"Coke" is a best-seller in Mexico, according to Smolensky, and a favorite among all his customers regardless of national origin. "The Southwest is 'Coke' country," said Smolensky. "Half of our beverage sales are 'Coke' and 'Diet Coke.'"

Smolensky is a firm believer in owning his beverage machines to ensure that he can meet customer demands, unhampered by contractual restrictions imposed by bottlers on the equipment they lease to vendors.

And the ability to customize the fronts of the company's cold drink venders has helped business. "Retail-oriented businesses, like car dealers, sometimes want a custom front, like the 'Dodge Ram' emblem on the front of the machine, to present their own image to the customers," Smolensky told V/T. "Recently, one car dealership said it doesn't want any wording at all, not even the generic 'Cold Drinks' front. I removed the plexiglass and replaced it with black vinyl, and I took the lights out. They wanted a black box with buttons that was low key to blend into their decor. That's something you can't do with a 'Coke' or 'Pepsi' machine," he pointed out.

Smolensky's accounts are primarily workplace environments with 150 to 350 adults, and he believes that this rather narrow focus limits the extent to which he can experiment. "I tried 'Starbucks Mocha Frappuccino' at $1.25 a bottle, but it's such a small bottle, it wasn't a big mover for that price," he instanced.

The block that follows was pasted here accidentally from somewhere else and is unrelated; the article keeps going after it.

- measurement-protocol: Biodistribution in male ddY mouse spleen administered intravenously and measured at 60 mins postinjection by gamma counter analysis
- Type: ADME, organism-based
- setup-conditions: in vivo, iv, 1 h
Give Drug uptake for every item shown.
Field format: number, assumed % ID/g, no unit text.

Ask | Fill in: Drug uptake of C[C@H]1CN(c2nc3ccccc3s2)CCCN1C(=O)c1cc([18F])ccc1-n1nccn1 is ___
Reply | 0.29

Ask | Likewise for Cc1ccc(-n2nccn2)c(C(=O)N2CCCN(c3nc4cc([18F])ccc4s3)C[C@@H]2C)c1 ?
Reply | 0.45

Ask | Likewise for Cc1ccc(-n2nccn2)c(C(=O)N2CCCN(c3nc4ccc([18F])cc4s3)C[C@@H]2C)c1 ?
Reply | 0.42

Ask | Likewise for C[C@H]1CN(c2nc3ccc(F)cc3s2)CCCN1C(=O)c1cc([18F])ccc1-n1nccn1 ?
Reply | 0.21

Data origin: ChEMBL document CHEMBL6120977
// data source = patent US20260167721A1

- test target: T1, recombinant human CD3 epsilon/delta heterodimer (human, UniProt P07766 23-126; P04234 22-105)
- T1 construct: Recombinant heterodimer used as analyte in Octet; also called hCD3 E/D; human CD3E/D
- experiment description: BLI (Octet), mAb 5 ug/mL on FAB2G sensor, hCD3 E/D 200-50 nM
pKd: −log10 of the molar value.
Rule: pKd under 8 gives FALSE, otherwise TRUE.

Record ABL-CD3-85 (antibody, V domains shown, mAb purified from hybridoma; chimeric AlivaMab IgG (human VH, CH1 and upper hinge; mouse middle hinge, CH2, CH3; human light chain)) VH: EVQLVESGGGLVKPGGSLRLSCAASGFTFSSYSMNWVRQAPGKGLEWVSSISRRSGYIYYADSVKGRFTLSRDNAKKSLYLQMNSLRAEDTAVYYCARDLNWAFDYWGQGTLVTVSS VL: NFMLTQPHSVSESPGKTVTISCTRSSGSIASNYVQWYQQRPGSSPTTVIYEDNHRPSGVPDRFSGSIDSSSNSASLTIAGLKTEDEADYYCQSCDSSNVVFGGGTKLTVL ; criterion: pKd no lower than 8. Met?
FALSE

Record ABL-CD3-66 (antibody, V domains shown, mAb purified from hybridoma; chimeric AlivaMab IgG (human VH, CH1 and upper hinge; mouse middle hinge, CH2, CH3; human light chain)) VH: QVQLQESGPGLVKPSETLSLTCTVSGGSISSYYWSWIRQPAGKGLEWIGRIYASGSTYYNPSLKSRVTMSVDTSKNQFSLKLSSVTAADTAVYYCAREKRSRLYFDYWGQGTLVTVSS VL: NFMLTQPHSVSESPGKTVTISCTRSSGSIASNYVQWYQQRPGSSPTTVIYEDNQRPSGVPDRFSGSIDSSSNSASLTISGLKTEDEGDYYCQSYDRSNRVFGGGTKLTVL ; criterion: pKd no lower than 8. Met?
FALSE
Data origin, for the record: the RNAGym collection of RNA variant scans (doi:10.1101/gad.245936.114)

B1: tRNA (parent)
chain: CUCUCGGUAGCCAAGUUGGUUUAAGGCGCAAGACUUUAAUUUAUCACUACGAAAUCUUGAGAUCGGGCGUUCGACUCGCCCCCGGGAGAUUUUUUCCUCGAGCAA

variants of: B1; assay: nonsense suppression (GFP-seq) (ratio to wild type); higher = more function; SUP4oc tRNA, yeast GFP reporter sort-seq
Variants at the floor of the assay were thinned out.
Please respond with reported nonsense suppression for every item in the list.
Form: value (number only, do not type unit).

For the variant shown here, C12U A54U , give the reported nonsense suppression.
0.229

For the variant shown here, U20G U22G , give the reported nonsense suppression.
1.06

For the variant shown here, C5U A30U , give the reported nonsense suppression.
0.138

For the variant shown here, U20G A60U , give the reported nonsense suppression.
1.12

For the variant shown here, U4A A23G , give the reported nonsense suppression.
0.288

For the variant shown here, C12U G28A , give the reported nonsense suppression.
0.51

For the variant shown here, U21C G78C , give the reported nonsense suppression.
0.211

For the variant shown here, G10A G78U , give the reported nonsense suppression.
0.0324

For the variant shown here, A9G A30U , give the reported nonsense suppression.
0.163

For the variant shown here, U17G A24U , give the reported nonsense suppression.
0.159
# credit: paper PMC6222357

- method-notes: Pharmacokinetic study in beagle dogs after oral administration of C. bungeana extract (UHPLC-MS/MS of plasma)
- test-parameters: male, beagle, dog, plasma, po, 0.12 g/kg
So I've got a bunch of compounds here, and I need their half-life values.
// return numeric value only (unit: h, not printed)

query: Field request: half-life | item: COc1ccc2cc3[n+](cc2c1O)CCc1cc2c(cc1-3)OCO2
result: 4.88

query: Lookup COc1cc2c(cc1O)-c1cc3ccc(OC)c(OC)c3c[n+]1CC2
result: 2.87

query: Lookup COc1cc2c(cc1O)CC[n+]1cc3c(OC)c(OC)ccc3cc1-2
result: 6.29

Similarly, he doesn't see a place for dedicated milk vending on his routes. "I see that working in a large plant with 1,000 workers, or if you have a school contract. I don't have accounts like that," he commented. "Our driver will put seven or eight milks in the food machine on Monday, Wednesday and Friday, and they won't sell out. We go through 20 to 25 units of milk a week, which isn't much incentive to spend $5,000 on a machine stocked with 400 units a week , not for the type of accounts we have."

STAYING TUNED

Studying patron preferences and sales patterns works as well in California as it does in Texas. Teresa and Kent Alcorn of Advanced Vending have run a small route in San Bernardino, CA, since 1992, and attribute their success thus far to paying close attention to optimizing sales from each and every machine before placing another.